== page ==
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National League

Catcher

Leader: Buster Posey, Giants (7,990,423)

Next closest: Yadier Molina, Cardinals (6,278,553)

The rest: 3. Francisco Cervelli, Pirates, 2,424,229. 4. Yasmani Grandal, Dodgers, 1,624,424. 5. Miguel Montero, Cubs, 1,485,095.

The right choice here. Posey leads NL catchers in homers (11, tied), RBIs (53), average (.300) and OPS (.848).

First base

Leader: Paul Goldschmidt, Diamondbacks (7,341,683)

Next closest: Adrian Gonzalez, Dodgers (3,688,928)

The rest: 3. Joey Votto, Reds, 3,566,216. 4. Matt Adams, Cardinals, 2,581,892. 5. Anthony Rizzo, Cubs, 2,564,264.

Another good choice at a loaded position. Gonzalez (.302, 13 HRs, 48 RBIs) and Rizzo (.304, 15 HRs, 44 RBIs) also are having strong first halves, but pale to Goldschmidt's monster start (.349, 20 HRs, 62 RBIs, 1.104 OPS, 13 stolen bases)

Second base

Leader: Dee Gordon, Marlins (6,316,113)

Next closest: Kolten Wong, Cardinals (4,730,848)

The rest: 3. Brandon Phillips, Reds, 3,040,165. 4. Joe Panik, Giants, 2,887,397. 5. Yunel Escobar, Nationals, 2,153,973.

Gordon leads the NL in average (.353) and is second in steals (26), though his defense has been just adequate.

Shortstop

Leader: Jhonny Peralta, Cardinals (7,151,624)

Next closest: Brandon Crawford, Giants (4,267,238)

The rest: 3. Troy Tulowitzki, Rockies, 4,059,832. 4. Starlin Castro, Cubs, 2,185,861. 5. Zack Cozart, Reds, 2,128,730.

Crawford (10 HRs) is having a breakout season offensively, but Peralta leads NL shortstops in homers (11) and OPS (.849).

Third base

Leader: Matt Carpenter, Cardinals (6,252,327)

Next closest: Todd Frazier, Reds (6,189,347)

The rest: 3. Kris Bryant, Cubs, 3,559,446. 4. Nolan Arenado, Rockies, 2,964,460. 5. David Wright, Mets, 1,524,400.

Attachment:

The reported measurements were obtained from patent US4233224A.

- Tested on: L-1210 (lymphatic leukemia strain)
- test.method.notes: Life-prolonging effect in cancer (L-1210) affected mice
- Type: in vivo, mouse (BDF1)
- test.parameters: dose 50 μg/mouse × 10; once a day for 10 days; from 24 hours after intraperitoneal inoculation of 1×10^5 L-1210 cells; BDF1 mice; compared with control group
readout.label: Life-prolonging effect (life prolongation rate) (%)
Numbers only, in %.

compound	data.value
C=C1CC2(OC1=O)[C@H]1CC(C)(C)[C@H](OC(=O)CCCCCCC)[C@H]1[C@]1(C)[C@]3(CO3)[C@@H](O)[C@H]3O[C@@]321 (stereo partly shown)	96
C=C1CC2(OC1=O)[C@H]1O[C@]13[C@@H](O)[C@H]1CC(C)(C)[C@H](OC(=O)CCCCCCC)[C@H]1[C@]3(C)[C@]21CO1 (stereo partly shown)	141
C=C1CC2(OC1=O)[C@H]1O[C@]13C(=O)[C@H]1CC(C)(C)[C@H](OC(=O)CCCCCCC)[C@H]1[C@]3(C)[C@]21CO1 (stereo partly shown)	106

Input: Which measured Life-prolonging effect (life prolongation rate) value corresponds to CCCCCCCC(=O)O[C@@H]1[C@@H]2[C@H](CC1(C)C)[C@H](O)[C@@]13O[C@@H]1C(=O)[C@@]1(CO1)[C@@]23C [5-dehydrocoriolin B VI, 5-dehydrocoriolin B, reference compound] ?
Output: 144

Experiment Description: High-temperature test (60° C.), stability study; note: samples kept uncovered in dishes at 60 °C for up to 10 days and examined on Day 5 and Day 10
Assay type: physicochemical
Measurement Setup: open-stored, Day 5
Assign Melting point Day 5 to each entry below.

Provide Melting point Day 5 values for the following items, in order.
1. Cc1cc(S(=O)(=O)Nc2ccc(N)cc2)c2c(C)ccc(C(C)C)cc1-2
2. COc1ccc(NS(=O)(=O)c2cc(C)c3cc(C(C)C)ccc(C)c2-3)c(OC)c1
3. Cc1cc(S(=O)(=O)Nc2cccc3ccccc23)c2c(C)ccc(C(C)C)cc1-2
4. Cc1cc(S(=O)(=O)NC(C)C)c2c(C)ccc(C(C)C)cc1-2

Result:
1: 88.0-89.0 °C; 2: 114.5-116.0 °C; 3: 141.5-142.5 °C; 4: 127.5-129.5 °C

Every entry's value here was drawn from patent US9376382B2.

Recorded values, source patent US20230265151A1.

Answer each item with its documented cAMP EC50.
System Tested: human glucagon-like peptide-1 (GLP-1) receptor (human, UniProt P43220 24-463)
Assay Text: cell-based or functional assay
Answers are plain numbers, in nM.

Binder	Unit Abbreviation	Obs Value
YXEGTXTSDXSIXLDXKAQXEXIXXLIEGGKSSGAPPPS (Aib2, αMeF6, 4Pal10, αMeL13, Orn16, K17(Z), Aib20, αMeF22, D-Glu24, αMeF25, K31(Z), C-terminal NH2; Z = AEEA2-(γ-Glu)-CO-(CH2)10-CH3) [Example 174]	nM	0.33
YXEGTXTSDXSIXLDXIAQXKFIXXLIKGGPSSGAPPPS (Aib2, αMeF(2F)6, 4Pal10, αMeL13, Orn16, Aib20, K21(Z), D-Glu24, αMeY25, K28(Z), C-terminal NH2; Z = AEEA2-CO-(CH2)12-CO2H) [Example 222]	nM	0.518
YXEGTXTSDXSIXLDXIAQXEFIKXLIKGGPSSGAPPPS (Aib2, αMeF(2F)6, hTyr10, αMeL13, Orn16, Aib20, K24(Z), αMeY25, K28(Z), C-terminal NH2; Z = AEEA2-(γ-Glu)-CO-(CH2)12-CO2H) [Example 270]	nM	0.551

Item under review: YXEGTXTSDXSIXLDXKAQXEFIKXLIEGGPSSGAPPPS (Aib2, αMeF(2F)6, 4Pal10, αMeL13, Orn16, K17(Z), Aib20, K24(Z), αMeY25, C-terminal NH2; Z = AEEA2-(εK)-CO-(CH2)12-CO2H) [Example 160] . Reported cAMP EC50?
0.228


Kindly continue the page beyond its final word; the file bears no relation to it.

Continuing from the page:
Frazier or Arenado are the deserving choices here, combining for 49 home runs and each hitting better than .290, while Arenado plays Gold Glove-caliber defense.

Outfield

Leaders: Bryce Harper, Nationals (11,363,949); Giancarlo Stanton, Marlins (6,062,318); Matt Holliday, Cardinals (5,454,953)

Next closest: Nori Aoki, Giants (5,115,422); Andrew McCutchen, Pirates (4,577,646); Joc Pederson, Dodgers (2,977,227)

The rest: 7. Jason Heyward, Cardinals, 2,646,697. 8. Justin Upton, Padres, 2,418,452. 9. Jay Bruce, Reds, 2,397,019. 10. Billy Hamilton, Reds, 2,250,693. 11. Jon Jay, Cardinals, 2,236,337. 12. Hunter Pence, Giants, 2,154,738. 13. Angel Pagan, Giants, 2,103,812. 14. Starling Marte, Pirates, 2,013,249. 15. Yasiel Puig, Dodgers, 2,009,405.

Stanton will miss the All-Star game with a broken hand, opening the door for Aoki or McCutchen. Upton is a worthy choice, however, with 14 HRs and 46 RBIs, and don't discount the first half of the Diamondbacks' A.J. Pollock, who is quietly hitting close to .300 with some power (nine home runs) and speed (15 steals). Holliday's hitting .303, but the rest of his numbers have been pedestrian.

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